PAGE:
Liz O’Neill of her Dad too much. So she, like Americans for the first time, is off to sample the delights of Cuba


Why I can’t take another Irish Christmas

Christmas has become a commercial behemoth and it reminds Liz O’Neill of her Dad too much. So she, like Americans for the first time, is off to sample the delights of Cuba

Why I can’t take another Irish Christmas

The relaxed Latin drum beat will spill onto the street from the sawdust taverna. A

t the chipped mahogany bar, I’ll watch the hypnotic sway of the beautiful salsa dancers as ceiling fans cut the air and keep time to the rhythm.

With some swagger and a “?como te llamas?”, I’ll be coaxed onto the dancefloor despite a rhythmic deficiency — and because of the rum cocktails.

What will happen next is anyone’s guess.

That’s how I’m picturing December 25 as I fly solo in Old Havana Town.

No shopping, no turkey, no six hours on my feet as commis chef and kids’ entertainer.

No one’s in-laws.

And no reminders of who is not at the head of that table.

I’m swapping it all for mojitos, and sunshine on a Cuban cycling holiday.

Cuba is also a place with few goods, no advertising and little practised religion, but just enough if a genetic imperative leads me to light a candle.

Despite an agnosticism, I still get a great sense of calm from lighting a few candles.

But, we all know the industrial stretching of Christmas from before Halloween until New Year’s Day, has left no room for Jesus.

Twelve days has become 61. New rituals invented by market forces are aimed at bleeding euro from consumers.

Events like the 12 pubs or visiting Santa at a satellite North Pole wonderland in the Midlands, have usurped established traditions such as carol singing, putting baby Jesus in the manger on Christmas Eve and then maybe catching midnight mass.

This year we’ve even caught the Black Friday bug from the US.

It leads to great stress, which is not just financial, it’s existential.

This excess does nothing for our relationships or interior lives.

It’s a time where what we think we lack is magnified.

While Scrooge had his ghosts of past, present and future, in real life, it’s a time when residual regrets, guilt or losses come back to haunt us all.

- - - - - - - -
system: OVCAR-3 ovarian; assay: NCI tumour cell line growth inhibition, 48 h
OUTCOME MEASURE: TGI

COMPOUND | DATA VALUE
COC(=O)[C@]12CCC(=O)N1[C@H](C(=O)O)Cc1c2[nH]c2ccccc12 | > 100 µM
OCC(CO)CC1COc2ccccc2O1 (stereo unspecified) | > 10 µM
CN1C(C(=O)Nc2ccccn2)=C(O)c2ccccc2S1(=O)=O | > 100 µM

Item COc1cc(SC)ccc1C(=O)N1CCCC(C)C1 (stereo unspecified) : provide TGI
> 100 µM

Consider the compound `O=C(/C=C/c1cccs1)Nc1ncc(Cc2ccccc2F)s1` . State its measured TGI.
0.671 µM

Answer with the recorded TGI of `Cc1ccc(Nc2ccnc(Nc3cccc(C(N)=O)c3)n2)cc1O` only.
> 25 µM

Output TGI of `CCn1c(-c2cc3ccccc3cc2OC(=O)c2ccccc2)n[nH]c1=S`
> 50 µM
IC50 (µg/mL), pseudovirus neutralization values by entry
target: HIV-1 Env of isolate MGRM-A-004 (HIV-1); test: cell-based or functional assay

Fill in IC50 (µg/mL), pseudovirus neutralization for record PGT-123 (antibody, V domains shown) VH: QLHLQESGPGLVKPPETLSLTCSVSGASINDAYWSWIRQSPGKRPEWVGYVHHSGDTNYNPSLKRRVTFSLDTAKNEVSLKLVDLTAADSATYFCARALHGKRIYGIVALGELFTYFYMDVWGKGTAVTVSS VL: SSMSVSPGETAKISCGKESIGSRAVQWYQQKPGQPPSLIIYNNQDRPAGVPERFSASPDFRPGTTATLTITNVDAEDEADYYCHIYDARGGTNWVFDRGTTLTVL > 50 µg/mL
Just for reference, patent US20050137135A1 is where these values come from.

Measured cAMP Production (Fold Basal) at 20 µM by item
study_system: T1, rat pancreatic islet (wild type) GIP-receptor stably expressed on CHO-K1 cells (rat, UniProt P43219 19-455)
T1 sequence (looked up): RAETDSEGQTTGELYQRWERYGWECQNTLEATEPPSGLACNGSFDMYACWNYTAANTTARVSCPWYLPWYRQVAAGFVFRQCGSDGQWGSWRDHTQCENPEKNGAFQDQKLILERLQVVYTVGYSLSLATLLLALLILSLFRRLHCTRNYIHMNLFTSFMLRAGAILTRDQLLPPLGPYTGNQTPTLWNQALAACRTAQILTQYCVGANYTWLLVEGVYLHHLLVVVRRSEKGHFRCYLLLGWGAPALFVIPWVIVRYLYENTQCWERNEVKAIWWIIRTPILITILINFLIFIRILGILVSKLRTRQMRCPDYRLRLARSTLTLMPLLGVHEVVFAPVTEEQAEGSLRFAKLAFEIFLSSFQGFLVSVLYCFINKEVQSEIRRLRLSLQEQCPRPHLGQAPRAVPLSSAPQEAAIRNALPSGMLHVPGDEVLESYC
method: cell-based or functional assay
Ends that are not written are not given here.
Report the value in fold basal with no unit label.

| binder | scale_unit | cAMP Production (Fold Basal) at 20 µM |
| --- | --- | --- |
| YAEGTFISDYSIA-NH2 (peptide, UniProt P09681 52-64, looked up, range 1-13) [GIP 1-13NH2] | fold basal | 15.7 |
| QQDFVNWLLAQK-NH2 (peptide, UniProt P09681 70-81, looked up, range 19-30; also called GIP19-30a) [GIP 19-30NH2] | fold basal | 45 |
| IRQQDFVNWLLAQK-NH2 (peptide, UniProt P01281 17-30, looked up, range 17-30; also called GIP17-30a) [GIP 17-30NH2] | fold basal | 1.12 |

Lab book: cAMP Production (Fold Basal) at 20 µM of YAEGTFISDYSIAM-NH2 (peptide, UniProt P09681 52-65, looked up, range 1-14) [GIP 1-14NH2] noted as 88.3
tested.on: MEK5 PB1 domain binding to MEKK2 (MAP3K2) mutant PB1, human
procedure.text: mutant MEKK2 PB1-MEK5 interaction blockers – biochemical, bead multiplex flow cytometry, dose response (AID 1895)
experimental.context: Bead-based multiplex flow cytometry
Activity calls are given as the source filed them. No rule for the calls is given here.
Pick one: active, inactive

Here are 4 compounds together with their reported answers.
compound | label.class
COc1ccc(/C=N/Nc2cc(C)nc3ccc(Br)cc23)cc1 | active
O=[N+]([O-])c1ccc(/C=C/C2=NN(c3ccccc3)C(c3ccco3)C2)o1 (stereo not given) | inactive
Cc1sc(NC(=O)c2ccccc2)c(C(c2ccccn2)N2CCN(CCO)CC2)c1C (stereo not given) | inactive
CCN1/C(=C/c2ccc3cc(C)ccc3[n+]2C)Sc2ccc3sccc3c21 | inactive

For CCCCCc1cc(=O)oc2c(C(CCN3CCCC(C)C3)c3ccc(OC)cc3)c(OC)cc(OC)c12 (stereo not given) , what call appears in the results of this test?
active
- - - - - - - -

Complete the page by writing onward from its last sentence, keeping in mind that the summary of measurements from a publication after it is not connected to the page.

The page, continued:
How many times have you been asked “what did you get over the Christmas?” and how many times did you vow to “go away next year”?

I have been saying it for the past six years, ever since my dad died.

It wasn’t always like this.

Christmas was a big event in our house: literally big — big tree, big turkey.

It was dad’s favourite time of year and he went to endless trouble to make it special for everyone.

My sister Laura got the job of decorating the tree, and new lights were bought. Sometimes they sang and twinkled.

For me there were extra crispy roast potatoes.

For my brother Ger it was making sure the bread sauce was just right.

It was made by steeping a clove-spiked onion in milk overnight.

On the 24th, we’d be in the kitchen, dad with the Santa hat on, and I’d be stabbing the onion with cloves, dying to head out as mum warned against hangovers at the dinner table.

It was always my favourite night of the year.

Now, I hate that clove-spiked onion and there is no chance of getting anyone out on Christmas Eve.

One of the things no one tells you about bereavement is the hole it blows through your family. You have to spend time reshaping yourselves around it and finding your role and responsibilities again.

So events like Christmas are difficult. No one knows quite what to do, and some do more than others.

My family’s loss is no different to anyone else’s.

As time passes, you get on with it, but Christmas is a reminder of all those lost acts of individualised love.

This year I want no reminders.

I’m leaving the holiday season fallow for one year to see if any enthusiasm springs up.

On December 25 I won’t be celebrating Christmas, I’ll be celebrating my freedom.


There are many inviting places in the non-Western world that do not celebrate Christmas.


Cambodia – having emerged from the 1970s genocide, Cambodian tourism is firmly established with infrastructure improving.

Highlights include Angkor Wat and the floating villages of Siem Reap and Bokor Hill Station.

They are also the kindest people in the world.

December in South East Asia is peak time, so book as early as possible.

Thailand – for a tropical island-hopping holiday with no mention of Christmas.

While the country has had some turbulence lately, it’s mostly calm if slightly more expensive in recent years.

Still a backpacker haven and easy to travel around.


Marrakesh in Morocco - the nearest non-Western, non-Christmas celebrating region to Europe.

Flights are cheap and you can spend Christmas day at a souk, on a surfboard or exploring the Atlas Mountains.

Safari in Botswana or Namibia - at the pricier end of the travel wish-list, a safari is a once in a lifetime event.

So why not at Christmas time when the November rains add some green to the parched landscape?

There are many tour-operators offering two-centre safaris


Cuba – as outlined above, why wouldn’t you want to go?

Colonial splendour, adventure, music, rum, Hemingway and sunshine, topped off with nothing available to buy.

Santa who?

Flights start from about €650.

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